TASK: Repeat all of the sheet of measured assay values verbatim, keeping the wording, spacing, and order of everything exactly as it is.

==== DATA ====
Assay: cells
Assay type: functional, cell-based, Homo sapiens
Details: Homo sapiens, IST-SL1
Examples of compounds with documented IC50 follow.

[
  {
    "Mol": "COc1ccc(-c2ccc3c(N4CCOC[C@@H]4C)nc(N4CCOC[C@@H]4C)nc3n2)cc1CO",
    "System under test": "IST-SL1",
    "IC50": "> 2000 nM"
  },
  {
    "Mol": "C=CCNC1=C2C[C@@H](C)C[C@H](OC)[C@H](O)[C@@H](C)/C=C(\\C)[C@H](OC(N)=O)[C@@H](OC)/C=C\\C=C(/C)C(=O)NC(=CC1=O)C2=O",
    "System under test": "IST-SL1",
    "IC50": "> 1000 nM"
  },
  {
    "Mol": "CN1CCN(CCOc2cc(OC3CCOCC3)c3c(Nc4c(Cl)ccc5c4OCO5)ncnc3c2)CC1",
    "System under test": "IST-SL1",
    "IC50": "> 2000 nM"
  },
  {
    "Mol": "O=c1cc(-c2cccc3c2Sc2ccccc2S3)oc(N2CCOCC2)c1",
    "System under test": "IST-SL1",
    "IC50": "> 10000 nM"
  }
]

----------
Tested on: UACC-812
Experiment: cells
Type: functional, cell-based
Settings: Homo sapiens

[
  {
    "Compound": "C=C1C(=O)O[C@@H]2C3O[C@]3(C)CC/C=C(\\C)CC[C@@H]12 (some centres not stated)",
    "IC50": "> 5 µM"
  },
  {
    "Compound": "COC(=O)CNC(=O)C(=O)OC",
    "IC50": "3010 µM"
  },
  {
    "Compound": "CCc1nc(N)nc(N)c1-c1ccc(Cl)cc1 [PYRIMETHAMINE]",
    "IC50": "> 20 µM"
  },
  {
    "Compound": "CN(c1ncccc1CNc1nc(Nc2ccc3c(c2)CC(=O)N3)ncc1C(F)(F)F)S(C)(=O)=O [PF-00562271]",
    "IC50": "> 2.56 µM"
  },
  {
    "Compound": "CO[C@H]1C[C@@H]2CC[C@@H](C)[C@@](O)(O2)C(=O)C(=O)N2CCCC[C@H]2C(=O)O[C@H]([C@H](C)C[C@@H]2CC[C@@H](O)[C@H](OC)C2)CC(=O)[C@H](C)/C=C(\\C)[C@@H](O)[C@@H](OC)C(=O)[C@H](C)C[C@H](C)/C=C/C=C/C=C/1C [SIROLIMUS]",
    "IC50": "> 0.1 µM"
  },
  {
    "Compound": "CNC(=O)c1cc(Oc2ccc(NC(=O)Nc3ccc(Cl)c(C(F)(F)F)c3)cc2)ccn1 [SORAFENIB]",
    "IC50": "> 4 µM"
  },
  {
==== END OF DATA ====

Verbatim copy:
Assay: cells
Assay type: functional, cell-based, Homo sapiens
Details: Homo sapiens, IST-SL1
Examples of compounds with documented IC50 follow.

[
  {
    "Mol": "COc1ccc(-c2ccc3c(N4CCOC[C@@H]4C)nc(N4CCOC[C@@H]4C)nc3n2)cc1CO",
    "System under test": "IST-SL1",
    "IC50": "> 2000 nM"
  },
  {
    "Mol": "C=CCNC1=C2C[C@@H](C)C[C@H](OC)[C@H](O)[C@@H](C)/C=C(\\C)[C@H](OC(N)=O)[C@@H](OC)/C=C\\C=C(/C)C(=O)NC(=CC1=O)C2=O",
    "System under test": "IST-SL1",
    "IC50": "> 1000 nM"
  },
  {
    "Mol": "CN1CCN(CCOc2cc(OC3CCOCC3)c3c(Nc4c(Cl)ccc5c4OCO5)ncnc3c2)CC1",
    "System under test": "IST-SL1",
    "IC50": "> 2000 nM"
  },
  {
    "Mol": "O=c1cc(-c2cccc3c2Sc2ccccc2S3)oc(N2CCOCC2)c1",
    "System under test": "IST-SL1",
    "IC50": "> 10000 nM"
  }
]

----------
Tested on: UACC-812
Experiment: cells
Type: functional, cell-based
Settings: Homo sapiens

[
  {
    "Compound": "C=C1C(=O)O[C@@H]2C3O[C@]3(C)CC/C=C(\\C)CC[C@@H]12 (some centres not stated)",
    "IC50": "> 5 µM"
  },
  {
    "Compound": "COC(=O)CNC(=O)C(=O)OC",
    "IC50": "3010 µM"
  },
  {
    "Compound": "CCc1nc(N)nc(N)c1-c1ccc(Cl)cc1 [PYRIMETHAMINE]",
    "IC50": "> 20 µM"
  },
  {
    "Compound": "CN(c1ncccc1CNc1nc(Nc2ccc3c(c2)CC(=O)N3)ncc1C(F)(F)F)S(C)(=O)=O [PF-00562271]",
    "IC50": "> 2.56 µM"
  },
  {
    "Compound": "CO[C@H]1C[C@@H]2CC[C@@H](C)[C@@](O)(O2)C(=O)C(=O)N2CCCC[C@H]2C(=O)O[C@H]([C@H](C)C[C@@H]2CC[C@@H](O)[C@H](OC)C2)CC(=O)[C@H](C)/C=C(\\C)[C@@H](O)[C@@H](OC)C(=O)[C@H](C)C[C@H](C)/C=C/C=C/C=C/1C [SIROLIMUS]",
    "IC50": "> 0.1 µM"
  },
  {
    "Compound": "CNC(=O)c1cc(Oc2ccc(NC(=O)Nc3ccc(Cl)c(C(F)(F)F)c3)cc2)ccn1 [SORAFENIB]",
    "IC50": "> 4 µM"
  },
  {